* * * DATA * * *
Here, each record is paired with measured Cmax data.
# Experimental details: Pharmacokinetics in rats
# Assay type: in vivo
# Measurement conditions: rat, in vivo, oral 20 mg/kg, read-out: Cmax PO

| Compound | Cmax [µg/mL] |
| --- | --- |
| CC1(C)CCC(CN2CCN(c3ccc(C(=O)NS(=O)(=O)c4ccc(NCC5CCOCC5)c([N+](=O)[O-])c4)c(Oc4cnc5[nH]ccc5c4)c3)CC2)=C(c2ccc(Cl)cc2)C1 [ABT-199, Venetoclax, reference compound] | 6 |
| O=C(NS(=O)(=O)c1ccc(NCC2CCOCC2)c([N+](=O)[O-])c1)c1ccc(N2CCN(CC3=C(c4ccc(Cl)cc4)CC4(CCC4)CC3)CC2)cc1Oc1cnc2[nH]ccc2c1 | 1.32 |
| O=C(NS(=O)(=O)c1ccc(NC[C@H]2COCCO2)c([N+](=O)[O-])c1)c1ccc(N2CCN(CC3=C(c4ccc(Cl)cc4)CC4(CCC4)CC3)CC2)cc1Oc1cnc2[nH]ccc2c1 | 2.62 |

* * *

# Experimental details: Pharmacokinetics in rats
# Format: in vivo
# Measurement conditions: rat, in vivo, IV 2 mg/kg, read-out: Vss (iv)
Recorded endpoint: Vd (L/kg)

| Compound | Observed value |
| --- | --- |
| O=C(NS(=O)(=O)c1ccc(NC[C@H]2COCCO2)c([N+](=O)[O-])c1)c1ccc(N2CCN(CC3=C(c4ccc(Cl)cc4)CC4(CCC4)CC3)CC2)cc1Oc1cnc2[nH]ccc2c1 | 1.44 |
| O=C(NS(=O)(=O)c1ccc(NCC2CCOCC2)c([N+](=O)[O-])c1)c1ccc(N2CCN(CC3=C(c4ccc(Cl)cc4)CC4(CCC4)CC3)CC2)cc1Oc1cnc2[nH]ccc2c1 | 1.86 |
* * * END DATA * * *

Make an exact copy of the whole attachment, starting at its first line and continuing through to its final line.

Here, each record is paired with measured Cmax data.
# Experimental details: Pharmacokinetics in rats
# Assay type: in vivo
# Measurement conditions: rat, in vivo, oral 20 mg/kg, read-out: Cmax PO

| Compound | Cmax [µg/mL] |
| --- | --- |
| CC1(C)CCC(CN2CCN(c3ccc(C(=O)NS(=O)(=O)c4ccc(NCC5CCOCC5)c([N+](=O)[O-])c4)c(Oc4cnc5[nH]ccc5c4)c3)CC2)=C(c2ccc(Cl)cc2)C1 [ABT-199, Venetoclax, reference compound] | 6 |
| O=C(NS(=O)(=O)c1ccc(NCC2CCOCC2)c([N+](=O)[O-])c1)c1ccc(N2CCN(CC3=C(c4ccc(Cl)cc4)CC4(CCC4)CC3)CC2)cc1Oc1cnc2[nH]ccc2c1 | 1.32 |
| O=C(NS(=O)(=O)c1ccc(NC[C@H]2COCCO2)c([N+](=O)[O-])c1)c1ccc(N2CCN(CC3=C(c4ccc(Cl)cc4)CC4(CCC4)CC3)CC2)cc1Oc1cnc2[nH]ccc2c1 | 2.62 |

* * *

# Experimental details: Pharmacokinetics in rats
# Format: in vivo
# Measurement conditions: rat, in vivo, IV 2 mg/kg, read-out: Vss (iv)
Recorded endpoint: Vd (L/kg)

| Compound | Observed value |
| --- | --- |
| O=C(NS(=O)(=O)c1ccc(NC[C@H]2COCCO2)c([N+](=O)[O-])c1)c1ccc(N2CCN(CC3=C(c4ccc(Cl)cc4)CC4(CCC4)CC3)CC2)cc1Oc1cnc2[nH]ccc2c1 | 1.44 |
| O=C(NS(=O)(=O)c1ccc(NCC2CCOCC2)c([N+](=O)[O-])c1)c1ccc(N2CCN(CC3=C(c4ccc(Cl)cc4)CC4(CCC4)CC3)CC2)cc1Oc1cnc2[nH]ccc2c1 | 1.86 |